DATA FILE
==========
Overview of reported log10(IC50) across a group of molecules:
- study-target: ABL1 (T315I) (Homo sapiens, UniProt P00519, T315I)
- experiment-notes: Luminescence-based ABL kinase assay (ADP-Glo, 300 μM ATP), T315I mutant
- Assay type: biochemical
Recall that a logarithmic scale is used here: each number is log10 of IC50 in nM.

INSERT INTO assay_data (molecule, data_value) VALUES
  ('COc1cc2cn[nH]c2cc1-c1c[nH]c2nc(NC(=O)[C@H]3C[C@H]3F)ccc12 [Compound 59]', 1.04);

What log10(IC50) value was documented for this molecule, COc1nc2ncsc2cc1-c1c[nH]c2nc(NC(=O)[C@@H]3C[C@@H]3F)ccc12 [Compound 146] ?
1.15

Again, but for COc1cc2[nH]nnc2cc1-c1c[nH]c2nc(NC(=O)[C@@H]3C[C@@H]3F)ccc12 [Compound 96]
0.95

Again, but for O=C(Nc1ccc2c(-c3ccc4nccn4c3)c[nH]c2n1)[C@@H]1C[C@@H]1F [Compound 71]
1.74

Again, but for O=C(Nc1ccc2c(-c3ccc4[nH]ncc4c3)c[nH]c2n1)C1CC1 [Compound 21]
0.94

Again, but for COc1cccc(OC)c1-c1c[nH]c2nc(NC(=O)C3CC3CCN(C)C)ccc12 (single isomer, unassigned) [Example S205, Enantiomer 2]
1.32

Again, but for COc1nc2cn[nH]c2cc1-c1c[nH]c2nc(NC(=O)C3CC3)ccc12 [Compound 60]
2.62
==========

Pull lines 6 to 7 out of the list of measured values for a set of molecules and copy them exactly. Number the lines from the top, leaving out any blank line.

INSERT INTO assay_data (molecule, data_value) VALUES
  ('COc1cc2cn[nH]c2cc1-c1c[nH]c2nc(NC(=O)[C@H]3C[C@H]3F)ccc12 [Compound 59]', 1.04);